These tests may be ordered to help identify what subtype of AML you have and whether it has spread outside of the blood and bone marrow.

What do doctors look for to diagnose AML?

In healthy bone marrow, no more than 2 or 3 out of 100 blood-forming cells are immature cells called myeloblasts, or blasts for short.

To diagnose AML, doctors look for at least 20 out of every 100 blood cells (20%) to be blasts, or for the blasts to have a chromosome change that only occurs in AML. We are going to talk about how the diagnosis of each type of AML may vary.

What do doctors look for to diagnose AML-MRC?

To diagnose acute myeloid leukemia with myelodysplasia-related changes (AML-MRC), doctors look for at least 20 out of every 100 blood-forming cells in the marrow (20%) to be blasts, plus at least one of the following:

  • A past diagnosis of MDS, another type of cancer, or another blood or bone marrow cancer.
  • Genetic testing that shows certain changes in chromosomes that are typical of AML-MRC.
  • Or, at least half of the cells in the bone marrow that have certain types of abnormalities under the microscope.

What’s the connection between MDS and AML-MRC?

People with myelodysplastic syndromes (MDS) have low blood cell counts and abnormal cells in the blood and bone marrow.

By definition, patients with MDS have less than 20 blasts out of every 100 (20%) blood-forming cells in the marrow.

Over time, MDS can develop into AML. The risk of MDS changing into AML is higher for people who have a higher-risk type of MDS.

What’s the connection between AML-MRC and CMML?

Chronic myelomonocytic leukemia (CMML) is a type of leukemia that has some features that are similar to MDS, such as abnormal cells in the bone marrow. CMML also has some features that are similar to other types of blood cancers, for example, the bone marrow makes too many of a type of white blood cell called a monocyte. Having CMML increases the risk for developing AML-MRC.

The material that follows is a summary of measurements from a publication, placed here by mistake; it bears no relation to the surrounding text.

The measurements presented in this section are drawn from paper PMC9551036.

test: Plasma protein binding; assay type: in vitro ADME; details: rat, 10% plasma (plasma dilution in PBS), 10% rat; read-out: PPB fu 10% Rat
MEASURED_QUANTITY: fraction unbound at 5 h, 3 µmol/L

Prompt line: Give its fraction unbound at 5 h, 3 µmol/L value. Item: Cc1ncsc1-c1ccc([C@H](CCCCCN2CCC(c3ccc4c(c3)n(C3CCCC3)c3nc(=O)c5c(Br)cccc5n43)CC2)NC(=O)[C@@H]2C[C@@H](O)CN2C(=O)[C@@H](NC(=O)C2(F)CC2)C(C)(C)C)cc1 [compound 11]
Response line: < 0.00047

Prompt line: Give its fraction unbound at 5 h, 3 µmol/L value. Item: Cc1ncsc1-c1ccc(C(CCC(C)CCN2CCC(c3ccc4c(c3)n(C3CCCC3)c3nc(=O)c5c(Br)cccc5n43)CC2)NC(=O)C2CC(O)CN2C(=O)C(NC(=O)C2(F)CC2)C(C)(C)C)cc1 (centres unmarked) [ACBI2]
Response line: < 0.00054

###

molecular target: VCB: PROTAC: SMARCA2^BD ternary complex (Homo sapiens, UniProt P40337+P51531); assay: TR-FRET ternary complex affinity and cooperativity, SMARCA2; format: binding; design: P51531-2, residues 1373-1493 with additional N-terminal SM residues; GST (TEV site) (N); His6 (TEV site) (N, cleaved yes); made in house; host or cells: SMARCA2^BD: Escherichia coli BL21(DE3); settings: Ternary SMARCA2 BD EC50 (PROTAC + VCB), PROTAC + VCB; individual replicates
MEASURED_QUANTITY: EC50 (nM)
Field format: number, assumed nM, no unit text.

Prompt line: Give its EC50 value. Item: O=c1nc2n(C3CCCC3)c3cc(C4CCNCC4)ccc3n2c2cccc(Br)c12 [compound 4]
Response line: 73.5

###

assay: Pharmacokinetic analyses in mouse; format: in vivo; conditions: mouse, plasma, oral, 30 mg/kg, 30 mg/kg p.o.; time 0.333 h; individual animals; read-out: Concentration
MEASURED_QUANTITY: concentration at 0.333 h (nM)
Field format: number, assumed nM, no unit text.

What do doctors look for to diagnose tAML?

To diagnose treatment-related AML (tAML), doctors look for at least 20 out of every 100 (20%)  blood-forming cells in the marrow to be blasts, and for the patient to have been treated with radiation or certain types of chemotherapy for a previous cancer.

AML is not staged like most other cancers

For most types of cancer, the stage of disease is measured by the size of the tumor and by how far the cancer has spread in the body. AML is not staged like most other cancers. This is for a couple of reasons.

  • AML does not usually form local tumors, and
  • At diagnosis, AML is usually already widespread in the bone marrow, and peripheral blood and may spread to organs such as the spleen or other tissues.

What is the prognosis for a patient with AML?

The outlook or prognosis for each patient with AML depends on several factors:

  • The subtype of AML, including the results of chromosome and genetic tests. The lab tests that the doctor ordered will help to identify what subtype of AML you have and which genes are altered.
  • The patient’s general health and level of physical fitness. Patients who have severe abnormalities of the heart, liver or kidneys may not be able to tolerate treatment well, whereas patients who are fit will likely tolerate more aggressive treatment.
  • The patient’s age. The outlook is often better for younger patients than for older patients, though this can vary from one person to another.

More questions about AML?

If you have been diagnosed with AML, you will need more blood and bone marrow testing during and after treatment to see how your AML cells are responding.

If you have further questions about the diagnosis of AML, talk with your doctor or healthcare team.

Slide Show - Diagnosing AML, AML-MRC, and tAML

This slide show explains the tests that doctors use to diagnose acute myeloid leukemia (AML), AML with myelodysplasia-related changes (AML-MRC) and treatment-related AML (tAML). It describes the examination, blood tests, bone marrow tests, genetic tests, imaging tests, and other diagnostic interventions. These tests may be ordered to help identify what subtype of AML a person has and whether it has spread outside of the blood and bone marrow.

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This educational activity has been developed by the Myelodysplastic Syndromes Foundation, Inc. and Mechanisms in Medicine Inc.

This activity is supported by educational grants from AbbVie, Celgene Corporation, Daiichi Sankyo, Jazz Pharmaceuticals and Takeda Oncology.

This website is part of the Animated Patient™ series developed by Mechanisms in Medicine Inc., to provide highly visual formats of learning for patients to improve their understanding, make informed decisions, and partner with their healthcare professionals for optimal outcomes.